2. Be messy. Recognize that most of us are feeling disoriented right now and many may still have flooded nervous systems from months of stress, so acknowledge that things might get messy as you try to figure things out. Invite a spirit of acceptance and forgiveness and dive in without trying to impose too much order and control. Invite ideas and practices in even if they are not polished or complete. Give people permission to be messy.
  3. Get your bodies involved. If you and your people are sitting with big questions right now, know that the answers won’t come from your minds alone. Not everything will show up if you only ever sit in conversation. Your bodies have been holding much of the tension of these past months, and they hold some of the wisdom too. Invite your people to move together – dance, walk, swim, play, fingerpaint – do whatever works to release the tension and invite the wisdom.
  4. Let go of the outcome. If you are wrestling with what needs to change in your church, community, or business, it might be helpful to provide people with a brief primer about liminal space, helping them to understand that you are collectively emerging into something new but you don’t know what that is yet. (There’s a chapter in my book about it.) Invite them to be open about the future, while letting go of the expectations that things return to how they were before. Remember the layers on the canvas and give yourself permission to paint over what doesn’t quite work.
  5. Walk away when it’s the right time. (You can always come back later.) When you are in Messy Practice together, there will be times when emotions feel big, tensions mount, and/or people get tired, and you’ll need to acknowledge that it’s time to walk away (at least for awhile). Take breaks, call for pauses, and let people know they have the autonomy to erect the boundaries they need and can walk away when they need to. Remember that you are serving the cause of liberation and mutual sovereignty, not trying to impose control.
  6. Let it take as long as it takes. This pandemic liminal space has been bigger and more complex than anything any of us could have imagined before it happened. It has changed us and changed our businesses, community groups and families in ways we can’t even see yet. Now is not the time to rush through processes to try to find solutions, given the complexity of what has surfaced. Take the time you and others need.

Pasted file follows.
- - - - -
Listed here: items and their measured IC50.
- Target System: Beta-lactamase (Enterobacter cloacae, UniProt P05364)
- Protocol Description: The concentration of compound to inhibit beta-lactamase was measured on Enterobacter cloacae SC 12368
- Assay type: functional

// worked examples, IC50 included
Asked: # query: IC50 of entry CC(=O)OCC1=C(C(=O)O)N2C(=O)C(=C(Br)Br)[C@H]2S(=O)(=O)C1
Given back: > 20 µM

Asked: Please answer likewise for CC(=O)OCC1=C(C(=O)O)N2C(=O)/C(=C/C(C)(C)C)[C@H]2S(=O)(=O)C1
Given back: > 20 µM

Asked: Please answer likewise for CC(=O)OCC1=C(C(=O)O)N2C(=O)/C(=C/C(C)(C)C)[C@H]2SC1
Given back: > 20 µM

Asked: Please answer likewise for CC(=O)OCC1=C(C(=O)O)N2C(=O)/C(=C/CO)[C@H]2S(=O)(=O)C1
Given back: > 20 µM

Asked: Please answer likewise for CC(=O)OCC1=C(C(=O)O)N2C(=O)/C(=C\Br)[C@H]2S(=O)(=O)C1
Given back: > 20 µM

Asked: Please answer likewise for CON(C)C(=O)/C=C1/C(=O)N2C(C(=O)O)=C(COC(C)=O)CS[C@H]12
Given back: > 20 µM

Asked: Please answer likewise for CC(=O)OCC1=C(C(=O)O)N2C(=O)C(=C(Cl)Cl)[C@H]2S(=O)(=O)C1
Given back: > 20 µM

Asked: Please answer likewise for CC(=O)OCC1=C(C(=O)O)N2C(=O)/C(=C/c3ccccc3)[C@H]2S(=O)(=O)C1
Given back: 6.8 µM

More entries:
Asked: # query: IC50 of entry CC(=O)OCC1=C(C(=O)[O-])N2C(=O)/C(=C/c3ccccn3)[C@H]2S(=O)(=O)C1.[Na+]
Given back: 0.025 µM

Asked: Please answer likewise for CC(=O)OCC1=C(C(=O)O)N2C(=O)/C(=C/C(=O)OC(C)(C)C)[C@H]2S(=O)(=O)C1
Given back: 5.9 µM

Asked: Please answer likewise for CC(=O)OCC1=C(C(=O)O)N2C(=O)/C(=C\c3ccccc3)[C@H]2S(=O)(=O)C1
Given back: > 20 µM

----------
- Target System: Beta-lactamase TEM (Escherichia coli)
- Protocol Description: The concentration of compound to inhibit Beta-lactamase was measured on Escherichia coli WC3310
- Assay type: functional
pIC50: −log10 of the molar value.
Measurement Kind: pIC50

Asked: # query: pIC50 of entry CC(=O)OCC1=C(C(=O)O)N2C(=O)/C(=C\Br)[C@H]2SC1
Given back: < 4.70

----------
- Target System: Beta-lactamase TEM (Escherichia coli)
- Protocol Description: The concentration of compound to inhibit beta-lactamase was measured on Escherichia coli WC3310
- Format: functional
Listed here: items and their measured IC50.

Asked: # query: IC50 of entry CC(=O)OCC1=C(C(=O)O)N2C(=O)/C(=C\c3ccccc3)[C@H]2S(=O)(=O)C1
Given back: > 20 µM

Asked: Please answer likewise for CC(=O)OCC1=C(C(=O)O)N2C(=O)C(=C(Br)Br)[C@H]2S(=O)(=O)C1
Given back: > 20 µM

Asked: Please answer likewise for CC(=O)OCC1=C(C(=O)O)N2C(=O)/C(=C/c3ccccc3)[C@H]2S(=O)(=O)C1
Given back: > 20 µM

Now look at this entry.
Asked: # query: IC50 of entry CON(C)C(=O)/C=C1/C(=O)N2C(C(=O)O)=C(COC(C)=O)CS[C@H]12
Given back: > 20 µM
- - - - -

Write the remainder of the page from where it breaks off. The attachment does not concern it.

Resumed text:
7. Let emotions flow without judging or stifling them. When you start creating and hosting spaces where people can express how this pandemic has impacted them, people might begin to feel things they haven’t allowed themselves to feel yet. They might discover that they’ve been stuffing things down just to survive and keep their families functioning. If you are hosting such a space, be patient and hold them with courage and compassion. Let the feelings pass through them so that they can begin to find their way toward healing.
  8. Let the music guide you. Remember that, as you are holding space, you are being held by Mystery and Community (More on that in my book.). Let go of your own ego and let yourself be moved by guidance outside of yourself. Move through change intuitively and with discernment, trusting that you are doing the best you can and there are forces beyond your control at play.

One final reminder… as you step into Messy Practice with your people, remember to hold love at the centre. Be patient and compassionate with yourself and with others, and remember that we have all been through something that stretched and challenged us beyond what any of us ever expected.

*****

Want to learn more about holding space? Join us for the Holding Space Foundation Program, starting October 25, 2021. And check out our free series of mini-workshops, Love Letters for Those Who Hold Space

 

  • YES! I’d like to join the
    CENTRE FOR HOLDING SPACE Community
    to receive the newsletter.

    How to Hold Space for
    Difficult Conversations in Your Family